Trump Administration Defends Policy That Separates Parents And Children At The Border Fallout continues over the Trump administration's policy that separates parents and their children at the U.S.-Mexico border. High-level cabinet members are forcefully defending the administration's actions.
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Trump Administration Defends Policy That Separates Parents And Children At The Border

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Trump Administration Defends Policy That Separates Parents And Children At The Border

Trump Administration Defends Policy That Separates Parents And Children At The Border

Trump Administration Defends Policy That Separates Parents And Children At The Border

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  • <iframe src="https://www.npr.org/player/embed/621127073/621127080" width="100%" height="290" frameborder="0" scrolling="no" title="NPR embedded audio player">
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Fallout continues over the Trump administration's policy that separates parents and their children at the U.S.-Mexico border. High-level cabinet members are forcefully defending the administration's actions.

AUDIE CORNISH, HOST:

The White House is on the defensive today over separating children from their parents at the southwest border.

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KIRSTJEN NIELSEN: We have to do our job. We will not apologize for doing for our job. We have sworn to do this job.

CORNISH: Homeland Security Secretary Kirstjen Nielsen was the first this morning to defend the practice. She was in New Orleans addressing the National Sheriffs' Association.

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NIELSEN: This administration has a simple message. If you cross the border illegally, we will prosecute you.

MARY LOUISE KELLY, HOST:

Attorney General Jeff Sessions took the stage a few minutes later.

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JEFF SESSIONS: We do not want to separate parents from their children. You can be sure of that. If we build a wall, we pass some legislation, we close some loopholes, we won't face these terrible choices.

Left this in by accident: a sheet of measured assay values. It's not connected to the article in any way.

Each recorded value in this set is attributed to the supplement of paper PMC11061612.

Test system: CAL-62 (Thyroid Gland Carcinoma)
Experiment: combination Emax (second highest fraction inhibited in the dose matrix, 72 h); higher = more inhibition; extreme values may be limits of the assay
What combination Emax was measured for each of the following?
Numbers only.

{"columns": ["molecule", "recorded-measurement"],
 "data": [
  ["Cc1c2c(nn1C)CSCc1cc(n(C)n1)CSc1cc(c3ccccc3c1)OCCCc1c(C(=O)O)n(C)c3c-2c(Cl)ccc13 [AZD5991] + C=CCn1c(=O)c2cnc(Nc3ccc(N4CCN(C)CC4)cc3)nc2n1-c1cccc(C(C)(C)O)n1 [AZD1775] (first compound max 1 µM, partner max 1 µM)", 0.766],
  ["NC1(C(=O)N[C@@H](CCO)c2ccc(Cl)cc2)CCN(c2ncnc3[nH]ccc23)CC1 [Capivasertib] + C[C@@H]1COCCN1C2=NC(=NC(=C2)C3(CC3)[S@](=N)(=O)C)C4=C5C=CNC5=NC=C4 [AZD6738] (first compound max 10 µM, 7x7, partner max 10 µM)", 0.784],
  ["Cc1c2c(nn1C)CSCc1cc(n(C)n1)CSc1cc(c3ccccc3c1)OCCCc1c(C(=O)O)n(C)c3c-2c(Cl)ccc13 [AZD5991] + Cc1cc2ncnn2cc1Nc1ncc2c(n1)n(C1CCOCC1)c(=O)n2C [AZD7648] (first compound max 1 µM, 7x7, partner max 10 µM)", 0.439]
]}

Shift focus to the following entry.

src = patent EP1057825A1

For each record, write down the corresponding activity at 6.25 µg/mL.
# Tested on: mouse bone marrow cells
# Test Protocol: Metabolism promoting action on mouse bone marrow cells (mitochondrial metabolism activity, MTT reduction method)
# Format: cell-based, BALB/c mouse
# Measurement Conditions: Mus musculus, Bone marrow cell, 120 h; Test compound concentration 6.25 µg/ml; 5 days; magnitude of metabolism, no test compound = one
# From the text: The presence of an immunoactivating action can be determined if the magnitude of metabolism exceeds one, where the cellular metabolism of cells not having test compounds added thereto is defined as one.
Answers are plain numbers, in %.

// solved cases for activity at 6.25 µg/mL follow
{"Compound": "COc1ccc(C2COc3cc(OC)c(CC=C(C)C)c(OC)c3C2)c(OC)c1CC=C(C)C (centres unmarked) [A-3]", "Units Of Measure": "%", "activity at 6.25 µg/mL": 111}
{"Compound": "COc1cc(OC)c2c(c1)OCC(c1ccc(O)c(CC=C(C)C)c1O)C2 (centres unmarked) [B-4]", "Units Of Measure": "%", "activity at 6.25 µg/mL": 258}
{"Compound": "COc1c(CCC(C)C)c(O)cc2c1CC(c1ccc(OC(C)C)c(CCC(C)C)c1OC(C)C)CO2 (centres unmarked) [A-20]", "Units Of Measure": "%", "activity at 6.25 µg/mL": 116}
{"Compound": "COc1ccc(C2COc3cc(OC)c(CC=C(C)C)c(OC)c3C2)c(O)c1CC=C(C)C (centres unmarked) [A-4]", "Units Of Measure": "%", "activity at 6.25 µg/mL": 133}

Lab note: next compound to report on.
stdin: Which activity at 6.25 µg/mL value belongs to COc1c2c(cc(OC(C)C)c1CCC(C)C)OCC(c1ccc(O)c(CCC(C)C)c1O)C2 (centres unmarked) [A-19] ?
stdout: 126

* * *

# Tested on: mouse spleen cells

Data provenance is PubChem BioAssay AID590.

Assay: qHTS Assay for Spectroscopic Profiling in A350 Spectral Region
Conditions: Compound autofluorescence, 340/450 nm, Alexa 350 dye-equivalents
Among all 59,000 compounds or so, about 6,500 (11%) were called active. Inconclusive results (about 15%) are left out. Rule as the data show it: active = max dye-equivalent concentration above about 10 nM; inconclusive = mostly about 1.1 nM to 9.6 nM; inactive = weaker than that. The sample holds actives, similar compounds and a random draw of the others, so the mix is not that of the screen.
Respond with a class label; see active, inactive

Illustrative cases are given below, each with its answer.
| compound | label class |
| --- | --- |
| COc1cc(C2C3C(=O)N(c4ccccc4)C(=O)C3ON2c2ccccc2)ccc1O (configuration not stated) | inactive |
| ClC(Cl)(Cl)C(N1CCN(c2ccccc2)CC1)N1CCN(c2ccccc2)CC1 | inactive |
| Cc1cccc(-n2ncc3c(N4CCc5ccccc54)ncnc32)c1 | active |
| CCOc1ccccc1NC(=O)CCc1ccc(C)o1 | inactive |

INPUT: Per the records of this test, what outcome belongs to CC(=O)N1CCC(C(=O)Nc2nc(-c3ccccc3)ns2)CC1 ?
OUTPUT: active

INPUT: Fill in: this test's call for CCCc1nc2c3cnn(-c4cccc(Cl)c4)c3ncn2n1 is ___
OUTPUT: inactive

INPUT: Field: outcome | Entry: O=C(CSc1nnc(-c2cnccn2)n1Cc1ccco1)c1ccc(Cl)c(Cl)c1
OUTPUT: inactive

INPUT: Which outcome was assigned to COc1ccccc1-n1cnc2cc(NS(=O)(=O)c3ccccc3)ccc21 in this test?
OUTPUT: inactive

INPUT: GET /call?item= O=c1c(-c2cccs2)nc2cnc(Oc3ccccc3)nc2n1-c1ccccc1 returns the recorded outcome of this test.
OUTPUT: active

KELLY: And then President Trump weighed in from the White House.

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PRESIDENT DONALD TRUMP: We're stuck with these horrible laws. They're horrible laws. What's happening is so sad, is so sad. And it can be taken care of quickly, beautifully, and we'll have safety.

CORNISH: And after Nielsen got back to D.C. this afternoon, she made more statements on this at the White House.

(SOUNDBITE OF ARCHIVED RECORDING)

NIELSEN: Congress and the courts created this problem, and Congress alone can fix it. Until then, we will enforce every law we have on the books to defend the sovereignty and security of the United States.

CORNISH: These responses are coming after criticism of the policy escalated over the weekend, including protests near the border in Texas.

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UNIDENTIFIED PERSON: Family.

UNIDENTIFIED PEOPLE: Unity.

UNIDENTIFIED PERSON: Family.

UNIDENTIFIED PEOPLE: Unity.

KELLY: No federal law requires the government to separate families. The administration wants to end what critics call catch-and-release. In the past, when parents were charged with immigration violations, they were released with their children and told to appear in court at a later date.

CORNISH: The Trump administration's zero tolerance policy aims to prosecute every person who crosses the border illegally in criminal court. The result - children are sent to shelters because they can't be detained with their parents in federal lockups.

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